Misuse of banking system (Use of False Identification)

An individual involved in large-scale bank fraud created a range of false identification documents to open bank accounts and apply for personal loans and credit cards. The individual deposited the money received from the loans into a bank account. The bank statement received for the account was then used at another bank as proof of financial means to apply for further loans.

The offender initially opened savings accounts and credit cards with the loan funds, which were then deposited to another account after approval. Once the money was in the account, either the offender or one of two associates withdrew the funds as bank cheques (on the justification of buying a car or similar) made out to other false identities with false accounts and then deposited the cheque/s into these accounts. Funds were also withdrawn via ATMs or bank branches. The offender repeated this process using multiple false identities, fraudulently generating over US$908,000 in funds.


  • An individual or business client has multiple bank accounts with several institutions, but with no economic rationale for having them
  • Customer is known to be operating multiple accounts
  • Multiple bank cheques purchased by different individuals but payable to a common beneficiary
  • Payments by large third party cheques endorsed in favour of the customer
  • Use of false Identification Documentation

Misuse of banking system (Structured Transactions)

A SAR lodged by an officer at an authorised deposit-taking institution triggered an investigation into the supply of illegal drugs. The SAR detailed the daily occurrence of cash withdrawals of US$4,100 by an individual. These withdrawals continued over a three-week period and totalled US$54,500.

As a result of this report, law enforcement was able to connect the individual to a known drug dealer and arrest the offender and several associates, including the drug dealer.


  • Daily cash withdrawals
  • Structured withdrawals clustered over a period of time

Misuse of banking system (Use of Children’s Accounts)

The individuals involved opened bank accounts in the names of their infant grandchildren. These accounts were then used to move in excess of US$183,000 in cash deposits. These funds were used to purchase luxury motor vehicles and property for the individuals in question.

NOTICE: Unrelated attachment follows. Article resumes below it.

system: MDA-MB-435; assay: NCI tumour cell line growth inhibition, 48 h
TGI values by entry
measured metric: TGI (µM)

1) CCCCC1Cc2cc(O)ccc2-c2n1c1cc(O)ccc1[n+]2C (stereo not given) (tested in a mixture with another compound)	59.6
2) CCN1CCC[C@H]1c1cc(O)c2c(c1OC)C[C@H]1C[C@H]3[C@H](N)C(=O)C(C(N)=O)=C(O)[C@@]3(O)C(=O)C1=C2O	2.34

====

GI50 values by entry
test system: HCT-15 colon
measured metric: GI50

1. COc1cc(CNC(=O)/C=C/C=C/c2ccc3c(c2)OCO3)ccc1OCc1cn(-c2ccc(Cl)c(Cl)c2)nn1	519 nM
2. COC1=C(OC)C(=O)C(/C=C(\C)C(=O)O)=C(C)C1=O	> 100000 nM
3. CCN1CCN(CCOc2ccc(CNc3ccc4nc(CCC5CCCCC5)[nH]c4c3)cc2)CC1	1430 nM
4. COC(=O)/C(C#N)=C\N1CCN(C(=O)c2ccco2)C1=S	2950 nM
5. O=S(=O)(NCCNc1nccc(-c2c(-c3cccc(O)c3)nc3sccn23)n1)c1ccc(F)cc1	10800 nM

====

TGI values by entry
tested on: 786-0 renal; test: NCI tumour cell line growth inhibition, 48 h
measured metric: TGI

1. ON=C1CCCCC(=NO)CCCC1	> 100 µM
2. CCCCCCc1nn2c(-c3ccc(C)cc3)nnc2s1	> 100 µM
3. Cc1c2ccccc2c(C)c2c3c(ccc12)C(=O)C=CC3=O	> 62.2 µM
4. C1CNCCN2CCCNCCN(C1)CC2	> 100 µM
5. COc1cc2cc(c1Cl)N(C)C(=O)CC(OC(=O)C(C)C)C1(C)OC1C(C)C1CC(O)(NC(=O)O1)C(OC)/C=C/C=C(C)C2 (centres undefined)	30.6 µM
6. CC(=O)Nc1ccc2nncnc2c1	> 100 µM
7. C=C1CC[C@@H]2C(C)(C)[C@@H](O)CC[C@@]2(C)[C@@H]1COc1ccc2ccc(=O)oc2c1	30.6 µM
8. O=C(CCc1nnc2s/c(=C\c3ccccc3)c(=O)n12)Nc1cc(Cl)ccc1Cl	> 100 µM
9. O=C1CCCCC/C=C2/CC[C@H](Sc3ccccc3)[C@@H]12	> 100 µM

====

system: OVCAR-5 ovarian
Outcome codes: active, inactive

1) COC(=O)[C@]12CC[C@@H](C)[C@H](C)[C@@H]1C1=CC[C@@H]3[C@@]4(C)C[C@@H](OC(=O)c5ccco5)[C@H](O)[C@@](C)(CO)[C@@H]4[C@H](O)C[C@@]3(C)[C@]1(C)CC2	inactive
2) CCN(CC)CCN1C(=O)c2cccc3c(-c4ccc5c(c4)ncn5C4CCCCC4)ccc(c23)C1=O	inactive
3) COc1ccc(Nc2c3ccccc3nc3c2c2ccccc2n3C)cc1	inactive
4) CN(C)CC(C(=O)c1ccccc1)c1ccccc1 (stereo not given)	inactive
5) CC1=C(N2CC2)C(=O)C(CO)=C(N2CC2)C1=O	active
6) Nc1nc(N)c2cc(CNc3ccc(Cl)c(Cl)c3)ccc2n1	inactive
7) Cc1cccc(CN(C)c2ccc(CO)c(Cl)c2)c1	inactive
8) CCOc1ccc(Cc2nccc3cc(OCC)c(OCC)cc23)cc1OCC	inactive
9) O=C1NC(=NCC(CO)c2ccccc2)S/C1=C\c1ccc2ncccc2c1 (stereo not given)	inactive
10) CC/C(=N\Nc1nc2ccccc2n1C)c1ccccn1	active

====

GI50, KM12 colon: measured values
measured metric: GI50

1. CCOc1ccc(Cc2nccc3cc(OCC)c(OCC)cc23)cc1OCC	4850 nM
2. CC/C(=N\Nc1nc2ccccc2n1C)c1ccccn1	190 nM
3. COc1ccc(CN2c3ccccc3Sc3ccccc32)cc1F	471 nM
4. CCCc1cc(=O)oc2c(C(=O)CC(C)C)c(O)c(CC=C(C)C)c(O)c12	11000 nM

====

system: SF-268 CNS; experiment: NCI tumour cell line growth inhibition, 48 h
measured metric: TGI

When law enforcement officers investigated the case further, they uncovered a money laundering operation and large-scale cocaine importation. The resulting law enforcement investigation has led to the confiscation of approximately US$15,000,000 in cash and a further US$3,634,000 in other assets.


  • Children’s account used to facilitate the purchase of high-value assets (motor vehicles, property)
  • Large cash deposits into accounts
  • Operation of account inconsistent with its intended purpose

Misuse of banking system (By an Accountant)

An accountant employed by an educational institution and another company was alleged to have defrauded these two organisations of approximately US$266,000.

The accountant’s method was to redirect company payments for legitimate invoices to his personal account. When a payment reminder for the invoice was received he organised payment to the creditor. The accountant wrote an invoice for double payment and claimed one payment himself. The accountant also created false invoices/payments to himself from the company.

A credit union lodged a SAR detailing the accountant’s suspicious conduct involving high-value cash and cheque deposits and withdrawals. The basis of the suspicion was that none of the transactions were over 10,000 and the transactional activity did not correspond with the profile of the customer.

The information also detailed the accountant’s use of wire transfers to Country A and Country B. These transactions were between amounts of US$3,600 and US$10,000 and were all conducted through the same bank branch within several days of each other.


  • Activity is inconsistent with customer profile
  • False invoicing
  • Structured deposits clustered over a period of time
  • Structured withdrawals clustered over a period of time
  • Transactions occurring in a cluster made by the same person
  • International wire transfers to countries known to be high risk terrorism financing jurisdictions

The accountant was arrested and ultimately charged with multiple counts of fraud.

Misuse of banking system (Deposit by 3rd Party)